Monday, June 4, 2012

How a built-up roof ages and how to fix it

Asphalt is a waterproofing agent and adhesive used in built-up roof systems used in new construction successfully for decades, with approximately a 40% percent market share in the roofing industry.

The asphalt that is used in built-up systems provides an excellent water barrier, but asphalt is also highly subject to degradation from exposure to the sun, hardening progressively when exposed to roof temperatures. This deterioration occurs with all asphalt-based components, including cap sheets, saturated felts, and asphalt moppings.

Normal changes in temperature cause the underlying asphalt to expand. Since the asphalt skin can't stretch to accommodate for the movement, random cracking begins to relieve the stress and fresh asphalt is exposed. Over time, that fresh asphalt within the cracks forms a new skin which then eventually cracks in the same line again due to temperature changes, leaving a slightly deeper depression. This process repeats itself over-and-over until the crack lines grow deep and into the felts, ultimately allowing water to infiltrate the building, causing leaks.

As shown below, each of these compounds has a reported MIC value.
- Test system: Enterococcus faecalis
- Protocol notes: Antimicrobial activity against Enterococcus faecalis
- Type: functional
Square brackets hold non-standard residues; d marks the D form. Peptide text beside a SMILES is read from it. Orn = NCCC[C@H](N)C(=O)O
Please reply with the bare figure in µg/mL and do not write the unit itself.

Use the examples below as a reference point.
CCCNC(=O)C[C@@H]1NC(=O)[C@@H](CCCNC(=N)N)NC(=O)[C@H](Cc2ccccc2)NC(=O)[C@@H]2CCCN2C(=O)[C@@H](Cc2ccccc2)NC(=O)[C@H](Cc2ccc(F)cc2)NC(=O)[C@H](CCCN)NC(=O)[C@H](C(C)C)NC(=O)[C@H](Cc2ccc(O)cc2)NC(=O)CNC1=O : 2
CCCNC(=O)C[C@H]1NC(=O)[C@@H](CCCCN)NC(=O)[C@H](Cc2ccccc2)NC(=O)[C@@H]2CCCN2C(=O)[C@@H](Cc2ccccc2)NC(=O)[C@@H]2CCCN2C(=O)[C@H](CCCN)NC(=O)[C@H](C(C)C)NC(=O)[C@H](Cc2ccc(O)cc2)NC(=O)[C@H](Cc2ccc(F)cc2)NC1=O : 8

The best thing you can do for your built-up roof is to protect the asphalt waterproofing component from the effects of exposure to heat and sunlight, such as a white elastomeric cool roof restoration coating like the ones manufactured by Conklin Company.

Please watch this short video to learn more about built-up roof restoration coating systems:

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